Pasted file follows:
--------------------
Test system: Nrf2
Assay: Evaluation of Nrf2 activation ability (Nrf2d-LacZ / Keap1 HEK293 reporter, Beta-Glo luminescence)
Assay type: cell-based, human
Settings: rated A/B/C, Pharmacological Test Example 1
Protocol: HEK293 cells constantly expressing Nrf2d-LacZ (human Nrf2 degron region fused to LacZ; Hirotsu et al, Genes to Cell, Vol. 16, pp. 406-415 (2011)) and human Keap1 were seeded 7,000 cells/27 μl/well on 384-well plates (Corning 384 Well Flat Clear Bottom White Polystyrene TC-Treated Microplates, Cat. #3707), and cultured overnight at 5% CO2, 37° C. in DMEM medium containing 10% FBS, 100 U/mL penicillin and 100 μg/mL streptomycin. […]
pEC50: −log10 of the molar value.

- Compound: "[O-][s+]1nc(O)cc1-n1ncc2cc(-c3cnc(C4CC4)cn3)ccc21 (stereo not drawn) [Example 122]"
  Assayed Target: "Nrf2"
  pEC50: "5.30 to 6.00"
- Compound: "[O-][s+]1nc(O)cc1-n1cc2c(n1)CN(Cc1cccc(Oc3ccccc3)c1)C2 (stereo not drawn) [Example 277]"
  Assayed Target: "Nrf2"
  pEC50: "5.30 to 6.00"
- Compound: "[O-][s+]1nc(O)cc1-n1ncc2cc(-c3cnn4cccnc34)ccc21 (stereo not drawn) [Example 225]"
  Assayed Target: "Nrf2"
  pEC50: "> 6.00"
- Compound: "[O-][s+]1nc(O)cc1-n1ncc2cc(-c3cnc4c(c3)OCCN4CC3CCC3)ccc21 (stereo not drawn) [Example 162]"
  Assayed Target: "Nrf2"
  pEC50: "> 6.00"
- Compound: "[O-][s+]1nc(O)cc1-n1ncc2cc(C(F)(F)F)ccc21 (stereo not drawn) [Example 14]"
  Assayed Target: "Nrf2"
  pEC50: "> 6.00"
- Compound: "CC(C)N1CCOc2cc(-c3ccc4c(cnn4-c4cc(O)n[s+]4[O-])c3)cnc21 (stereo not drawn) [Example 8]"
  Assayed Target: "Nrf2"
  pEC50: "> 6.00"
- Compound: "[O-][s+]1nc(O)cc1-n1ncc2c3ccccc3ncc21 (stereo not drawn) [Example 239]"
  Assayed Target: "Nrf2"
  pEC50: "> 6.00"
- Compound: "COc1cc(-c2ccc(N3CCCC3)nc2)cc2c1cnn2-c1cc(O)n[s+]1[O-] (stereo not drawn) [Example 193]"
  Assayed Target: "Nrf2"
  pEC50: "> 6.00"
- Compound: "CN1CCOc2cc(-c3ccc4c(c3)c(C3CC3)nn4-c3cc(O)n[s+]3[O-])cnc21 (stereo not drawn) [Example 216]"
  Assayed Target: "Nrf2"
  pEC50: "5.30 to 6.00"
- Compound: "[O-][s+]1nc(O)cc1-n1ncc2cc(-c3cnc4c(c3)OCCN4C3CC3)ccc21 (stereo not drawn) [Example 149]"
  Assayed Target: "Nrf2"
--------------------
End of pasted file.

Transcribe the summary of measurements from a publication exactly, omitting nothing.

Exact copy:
Test system: Nrf2
Assay: Evaluation of Nrf2 activation ability (Nrf2d-LacZ / Keap1 HEK293 reporter, Beta-Glo luminescence)
Assay type: cell-based, human
Settings: rated A/B/C, Pharmacological Test Example 1
Protocol: HEK293 cells constantly expressing Nrf2d-LacZ (human Nrf2 degron region fused to LacZ; Hirotsu et al, Genes to Cell, Vol. 16, pp. 406-415 (2011)) and human Keap1 were seeded 7,000 cells/27 μl/well on 384-well plates (Corning 384 Well Flat Clear Bottom White Polystyrene TC-Treated Microplates, Cat. #3707), and cultured overnight at 5% CO2, 37° C. in DMEM medium containing 10% FBS, 100 U/mL penicillin and 100 μg/mL streptomycin. […]
pEC50: −log10 of the molar value.

- Compound: "[O-][s+]1nc(O)cc1-n1ncc2cc(-c3cnc(C4CC4)cn3)ccc21 (stereo not drawn) [Example 122]"
  Assayed Target: "Nrf2"
  pEC50: "5.30 to 6.00"
- Compound: "[O-][s+]1nc(O)cc1-n1cc2c(n1)CN(Cc1cccc(Oc3ccccc3)c1)C2 (stereo not drawn) [Example 277]"
  Assayed Target: "Nrf2"
  pEC50: "5.30 to 6.00"
- Compound: "[O-][s+]1nc(O)cc1-n1ncc2cc(-c3cnn4cccnc34)ccc21 (stereo not drawn) [Example 225]"
  Assayed Target: "Nrf2"
  pEC50: "> 6.00"
- Compound: "[O-][s+]1nc(O)cc1-n1ncc2cc(-c3cnc4c(c3)OCCN4CC3CCC3)ccc21 (stereo not drawn) [Example 162]"
  Assayed Target: "Nrf2"
  pEC50: "> 6.00"
- Compound: "[O-][s+]1nc(O)cc1-n1ncc2cc(C(F)(F)F)ccc21 (stereo not drawn) [Example 14]"
  Assayed Target: "Nrf2"
  pEC50: "> 6.00"
- Compound: "CC(C)N1CCOc2cc(-c3ccc4c(cnn4-c4cc(O)n[s+]4[O-])c3)cnc21 (stereo not drawn) [Example 8]"
  Assayed Target: "Nrf2"
  pEC50: "> 6.00"
- Compound: "[O-][s+]1nc(O)cc1-n1ncc2c3ccccc3ncc21 (stereo not drawn) [Example 239]"
  Assayed Target: "Nrf2"
  pEC50: "> 6.00"
- Compound: "COc1cc(-c2ccc(N3CCCC3)nc2)cc2c1cnn2-c1cc(O)n[s+]1[O-] (stereo not drawn) [Example 193]"
  Assayed Target: "Nrf2"
  pEC50: "> 6.00"
- Compound: "CN1CCOc2cc(-c3ccc4c(c3)c(C3CC3)nn4-c3cc(O)n[s+]3[O-])cnc21 (stereo not drawn) [Example 216]"
  Assayed Target: "Nrf2"
  pEC50: "5.30 to 6.00"
- Compound: "[O-][s+]1nc(O)cc1-n1ncc2cc(-c3cnc4c(c3)OCCN4C3CC3)ccc21 (stereo not drawn) [Example 149]"
  Assayed Target: "Nrf2"